What Price Fame? Exposing CBS By Tom Malone The gospel according to Andy Warhol promises t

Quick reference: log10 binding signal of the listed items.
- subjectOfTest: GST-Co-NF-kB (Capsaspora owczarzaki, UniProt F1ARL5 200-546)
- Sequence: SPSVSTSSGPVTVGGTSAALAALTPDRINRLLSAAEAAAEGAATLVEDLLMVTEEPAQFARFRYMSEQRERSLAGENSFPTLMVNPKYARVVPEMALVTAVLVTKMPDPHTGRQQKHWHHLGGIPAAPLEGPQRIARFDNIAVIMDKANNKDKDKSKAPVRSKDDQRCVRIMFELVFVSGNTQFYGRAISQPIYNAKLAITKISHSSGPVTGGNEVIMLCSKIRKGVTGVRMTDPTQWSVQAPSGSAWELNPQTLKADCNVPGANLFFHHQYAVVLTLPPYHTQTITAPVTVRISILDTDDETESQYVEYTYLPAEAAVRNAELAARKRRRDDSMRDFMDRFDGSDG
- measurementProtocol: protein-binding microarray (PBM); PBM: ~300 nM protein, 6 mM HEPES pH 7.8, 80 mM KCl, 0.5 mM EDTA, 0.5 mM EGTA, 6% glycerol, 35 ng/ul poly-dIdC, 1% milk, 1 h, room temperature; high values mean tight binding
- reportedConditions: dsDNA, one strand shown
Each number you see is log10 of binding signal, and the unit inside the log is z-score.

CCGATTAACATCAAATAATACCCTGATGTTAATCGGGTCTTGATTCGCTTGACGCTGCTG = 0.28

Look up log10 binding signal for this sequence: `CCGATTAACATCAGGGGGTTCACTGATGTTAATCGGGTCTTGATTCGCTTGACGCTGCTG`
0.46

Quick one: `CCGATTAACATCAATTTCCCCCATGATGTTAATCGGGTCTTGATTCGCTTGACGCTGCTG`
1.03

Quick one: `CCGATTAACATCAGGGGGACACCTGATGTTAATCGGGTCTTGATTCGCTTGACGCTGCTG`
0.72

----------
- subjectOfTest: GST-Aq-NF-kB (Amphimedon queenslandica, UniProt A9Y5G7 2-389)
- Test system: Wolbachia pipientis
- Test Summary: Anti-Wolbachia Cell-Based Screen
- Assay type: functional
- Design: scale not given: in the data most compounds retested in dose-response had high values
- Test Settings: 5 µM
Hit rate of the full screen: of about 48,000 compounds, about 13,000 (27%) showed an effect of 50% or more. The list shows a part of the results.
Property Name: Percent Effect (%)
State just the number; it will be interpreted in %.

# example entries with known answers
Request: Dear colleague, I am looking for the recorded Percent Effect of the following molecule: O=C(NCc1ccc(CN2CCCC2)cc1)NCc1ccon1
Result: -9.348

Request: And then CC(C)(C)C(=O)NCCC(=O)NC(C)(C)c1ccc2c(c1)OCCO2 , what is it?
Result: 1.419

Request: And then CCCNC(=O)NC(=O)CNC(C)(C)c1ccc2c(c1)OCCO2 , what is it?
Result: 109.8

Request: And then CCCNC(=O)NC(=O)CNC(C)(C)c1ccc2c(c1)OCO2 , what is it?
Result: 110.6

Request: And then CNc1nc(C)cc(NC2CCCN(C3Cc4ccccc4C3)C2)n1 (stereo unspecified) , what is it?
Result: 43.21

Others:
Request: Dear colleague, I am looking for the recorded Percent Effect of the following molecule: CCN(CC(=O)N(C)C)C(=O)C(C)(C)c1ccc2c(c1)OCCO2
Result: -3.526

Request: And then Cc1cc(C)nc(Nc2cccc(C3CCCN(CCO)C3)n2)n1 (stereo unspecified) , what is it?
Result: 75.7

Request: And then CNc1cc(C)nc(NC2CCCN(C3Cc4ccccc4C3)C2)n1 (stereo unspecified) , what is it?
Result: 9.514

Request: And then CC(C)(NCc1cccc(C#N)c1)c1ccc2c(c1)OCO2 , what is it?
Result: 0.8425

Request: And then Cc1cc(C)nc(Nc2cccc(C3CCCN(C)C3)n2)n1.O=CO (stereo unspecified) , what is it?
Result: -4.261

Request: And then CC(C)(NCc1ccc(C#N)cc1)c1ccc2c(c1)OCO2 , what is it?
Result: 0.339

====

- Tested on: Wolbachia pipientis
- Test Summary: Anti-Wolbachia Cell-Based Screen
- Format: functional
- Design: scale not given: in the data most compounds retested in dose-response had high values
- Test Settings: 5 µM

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What Price Fame? Exposing CBS By Tom Malone The gospel according to Andy Warhol promises that each of us will one day be famous--if only for 15 minutes. Well, imagine my astonishment when I learned only a few weeks ago that my turn was indeed at hand. I refer to the recent offer to appear on one of those infamous CBS specials about the "actual truth" behind the stories of the bible. It all began one day when I found a message on my telephone answering machine from someone working with CBS. CBS? The CBS? For a few exciting hours around the house, the question on everyone's lips was, "Is Daddy gonna be on TV?" Unbeknownst to me, Sunn Classic Pictures, the company CBS hired to produce these Bible propaganda pieces ("Ancient Secrets Of The Bible," and "In Search Of Noah's Ark"), had asked Dan Barker of the national Foundation office for the name of a skeptic in the Atlanta area who might present opposing viewpoints on future episodes. I faxed in a brief biographical sketch and waited. I was especially eager to hear from the producers because even though the "shoot date" was just days away, I still did not know on which topic I would be asked to offer an "expert" opinion. They had mentioned the Ten Commandments, David & Goliath, Samson & Delilah or the story of Daniel. Having only superficial knowledge of each of these topics, I was anxious to receive as much advance warning as possible. After all, my game plan was to call up Dan Barker and say, "All right, so what do I say?" As flattered as I was to be considered for the spot, I was still wondering in the back of my mind why would a major, prime time TV production company seek out a guy who has no more credentials than that of a high school history teacher and a grass-roots organizer? The fateful day came when I received another answering machine message informing me of the precise date on which the production company would fly into town, interview me in my study at home and fly off to another location. How exciting! And if all this weren't good enough, the topic was to be my preference, the Ten Commandments. Some final details had to be worked out, so busy schedules and a 3-hour time lag between Georgia and California necessitated a late-night telephone conversation. After nearly all of the logistical details had been confirmed, the Sunn Classic representative said something like, "Okay, we'll send you the script for your part, and you can practice it to see how long it takes you to get through it, but the filming crew will have a Teleprompter, so you won't have to worry about memorizing it word for word." "A script?" I asked in astonishment. "How do you know what I'm going to say?" "Oh, well, our researchers have looked into all of this, and we have to present a final script to CBS long before the final tapings, so we can't do actual live interviews like some shows are set up to do," she answered. Still puzzled, I asked again, "But since you all have an opposite viewpoint from ours, how do you know what I would say about the Ten Commandments or any other topic, for that matter?" A little frustrated that her previous explanation had not sufficed, she said, "Well, we feel that we have scripted pretty good representative viewpoints, but if you're not satisfied with the content, you can decide not to do it." At this point, we agreed that since she did not have the script with her, I would call the office the next morning and speak with the program's producer, Dave Balsiger, who could then read for me what my opinion of the Ten Commandments was to be. Because I must avoid even the appearance of impropriety at the public high school where I teach, I make all calls related to freethought business during my lunch half-hour, preferably from the pay phone at the bank next door. At the assigned time, I hurried to the phone to find out just what I had been scripted to say. As easy as it is to tell from even a superficial viewing that these programs lack all intellectual honesty, I could not imagine that my opinion of them could sink much lower until I had this conversation with the project's producer. I was offered a part in which I would present "a skeptic's response" to the story of the Ten Commandments. I was assured that if I didn't like this part, there were a couple of others for which I could read! The part read basically as follows: "The validity of the Ten Commandments story boils down to one question: 'Do the tablets exist?' Without the tablets, the story amounts to nothing more than just another tale from ancient mythology." Recalling the format of previous shows, I then asked, "Is someone then going to come on who says he has found the tablets?" A little surprised at my prediction, I think, Mr. Balsiger said, "Well, yes, we have a rabbi who says that the tablets do exist in the Ark of the Covenant." "You mean the one under the ruins of the Temple of Solomon," I guessed. "Right," he confirmed. Just shaking my head and wondering how much worse this could possibly get, I rather despairingly asked him to read the next part. Flipping through his script, Mr. Balsiger finally found my next "spontaneous response" and dutifully read it to me. The topic was "Daniel and the Fiery Inferno," and here I was to assert that the Book of Daniel was doctored to look as if it had been written at some earlier, ancient date, but actually it was much more modern than traditionally regarded and therefore without foundation. Having caught on to the game by now, I said, "Let me guess. Someone will then come on claiming that it actually was written at the more ancient date." I suppose somewhat embarrassed by this time, but still unashamed, Mr. Balsiger softly responded, "Well, yes." At this point, I felt like James Stewart portraying George Bailey in the classic film, "It's a Wonderful Life," when he came within inches of having allowed himself to be wound tight in old Mr. Potter's web of self-serving control and manipulation. So, naturally, the only response was to give one of those impassioned Jimmy Stewart-style speeches. "I am offended that you would have so little respect for me personally and for freethinkers in general that you think I am so eager to see my face on TV that I would play the part as your stooge just to give you the opportunity to chop us down and discredit us. Don't you think I care a little bit more about myself and the freethought community I represent than to let you use me for your own pre-determined purposes? My students watch these shows. They come back to school on days following your broadcasts asking me questions like, 'Mr. Malone, did you see that show; are you still an atheist?' It's incredible that you think I read your script just to give you the opportunity to make a fool out of me and everyone else in the freethought community. "Why don't you ask me what I'd like to say about the Ten Commandments instead of imagining that you know what we want to say? We don't care about the existence of some stone tablets. Anyone could carve up some stone tablets and say that God gave them to him. There's a guy out in Waco, Texas right now saying that he's talking to God. What does that prove? Would it prove that the Mormons are right if someone produces the legendary golden tablets? The existence of any tablets is irrelevant. What we would like to say about the Ten Commandments is that they are an entirely inadequate and irresponsible code of ethics and morality. Here God has a one-time chance to lay down the moral code for the entire world, and instead of mentioning some important things like slavery, child abuse and cruelty to women, he wastes them on such irrelevant issues as honoring a particular day, not taking the Lord's name in vain and having no Gods before him. "We'd also like to mention the moral depravity of a god who would punish an eternity of generations for the 'sins' of their parents. And for what? For eating from the tree of knowledge--something I and all other teachers try each day to encourage our students to do. And we're supposed to worship this god who later drowns the entire world's population--save one family--for nothing more than disobedience? If you or I behaved as the God of the bible, we would be deemed worthy of incarceration, and yet the bible tells us to worship him? We would rather join the underground and oppose such a tyrant. "Your whole show lacks all integrity because it attempts to give the pretense of academic balance when in fact your so-called skeptics are used as nothing more than props to shoot down their own arguments and reinforce a pre-determined conclusion. You can make all the bible-propaganda programs you want, but don't expect us to assist you in discrediting our position by having us read your scripts." At this point, I took a breath and wondered if Mr. Balsiger was still on the line. He was. And this was his response. "We don't try to provide balance. We have been contracted by CBS to produce an entertainment show, so the purpose is not to provide balance but entertainment." "But you pretend to provide balance by featuring token skeptics who aren't allowed to seriously oppose the premise of the show but are merely instructed to read your scripts," I interjected. Balsiger then said about the only honest thing I heard from him: "Well, you have to understand that the average TV viewer in America is not that intelligent, so what they want is entertainment and not intellectual debate. Shows then have to be brought down on a level that will appeal to the broadest audience." I replied, "You know, I spend an awful lot of time, money and energy on a cause (freethought and church/state separation advocacy) because I consider it so important. I wish that somewhere out there in TV land there were those willing to fight the unpopular battle of educating the TV audience instead of just pandering to the lowest common denominator." It won't surprise you to hear Balsiger's response: "Well, that might be nice, but it's just not the way things work." Not happy with my responses to the previously-mentioned bible stories, Mr. Balsiger had one more question for me: "What would be your response to the David & Goliath story?" Almost in disbelief at the incredible shallowness of his thinking, I laughed out loud and said, "You know, in almost ten years as a very active freethought activist, I don't think I have once heard anyone bring up the topic of David & Goliath. Every culture is full of tall tales about legendary giants, and whether they were inspired by genetic oddities or mere exaggerations is quite irrelevant. It's not the sort of thing that we find very useful to argue or that will make us fall down on our knees and confess that we've been wrong all these many years." Sensing that our conversation was rapidly approaching its end--and that the bell for fourth period was about to ring--I had to satisfy my curiosity on one more point. "Mr. Balsiger, how did you arrive at the questions you include in your parts scripted for a skeptic?" I was astonished when he said that his group had sought the assistance of skeptical consultants in writing the script. Incredulous, I expressed disbelief that any reputable skeptic could have been involved in formulating these particular questions, and I challenged him to name just one. He could not name a single one. Having argued away my first chance at prime-time stardom, I assured Mr. Balsiger that I would enthusiastically serve as a consultant or guest on any future program if it were planned in a spirit of integrity and fairness but that under current circumstances, I would have nothing to do with the project. It does not, in the end, require an intimate knowledge of the inner workings of Mr. Balsiger's team to reach the conclusion that these bible story productions lack even a hint of intellectual honesty and integrity. But it was nothing short of astonishing to discover how apparently eager he thought we would be to prostitute our good name in assisting his efforts to present his sack full of myths as historical and scientific truth. Any "15 minutes of fame" can't be worth that much. If I didn't know better, I would have thought someone had just asked me to sell my soul to the devil. Tom Malone is President Southeast of the Foundation and director of the Atlanta Freethought Society. -------------------------------------------------------------------- In Search Of Balance By Dan Barker After the airing of "Ancient Secrets Of The Bible" on May 15, 1992, the Freedom From Religion Foundation protested to CBS. In early February, David Balsiger, the producer, called and asked if I would consider giving a skeptical viewpoint on "Ancient Secrets Of The Bible, Part II." I immediately turned him down, giving him an earful. I told Balsiger that if Part II is anything like the sloppy, unscholarly, biased Part I, I would be embarrassed to be a part of it. The skeptics (including Dead Sea Scrolls expert Robert Eisenman and Gerald Larue, professor of biblical history and archaeology at USC) were "set up" as mere props, their erudite comments edited down to a sentence or two devoid of explanation. The "skeptical balance" was simply a ploy to pretend objectivity on a show intended (Balsiger agreed) to present the bible in a favorable light. I also told him that his production quality was something out of a 3rd-grade Sunday School class, with amateur actors in bathrobes wearing beards glued on crookedly. A couple of days later Balsiger called back, desperate to find a willing skeptic. He told me that the CBS airing of Part I was the highest rated program of the evening, with 40 million (!) viewers. He said that "authorities" (mostly on the other side) were "killing themselves" to get on the next show, and that this would be good exposure for me. I was hesitant, but I told him that I might consider contributing to the Ten Commandments section, on certain conditions. First, I would be allowed to present not just a bare objection to the Ten Commandments, but to give critical reasons, unedited. Second, I would be identified with the Freedom From Religion Foundation in Madison, Wisconsin. All of this would be in writing. Balsiger said these conditions were unusual, but he might consider them. (He never said he had a script already written.) I mailed him my 60-second script and a bio. A few days later, after reading my script, he called back, and, alas, their plans had changed. Chicago was cut from the taping schedule and CBS could not afford (!) to fly me anywhere else. He wanted to know if I knew of any skeptical resources in Atlanta. Thinking, optimistically, that Balsiger was simply an innocent producer in need of education, and under the impression that perhaps I had convinced him to allow skeptics to speak their mind, I gave him Tom Malone's phone number. However, after the CBS airing of the laughable "In Search Of Noah's Ark" on February 20, also produced by Balsiger, I realized our thin hope for freethought balance was groundless. Balsiger, identified as author of a fundamentalist book about Noah's Ark, could never be trusted to present any critical balance. CBS should be ashamed of itself for financing and airing these programs. They make tabloid journalism look like healthy entertainment. Their documentary faade lends credibility to myth. This is part of the reason that ignorance and superstition are still strong in the 20th century. ---------------------------------------------------------------- This article is reprinted (with permission) from the April 1993 issue of Freethought Today, bulletin of the Freedom From Religion Foundation. For more information, write or call Freedom From Religion Foundation P. O. Box 750 Madison, WI 53701 USA (608) 256-8900 ------------------------------------------------------------------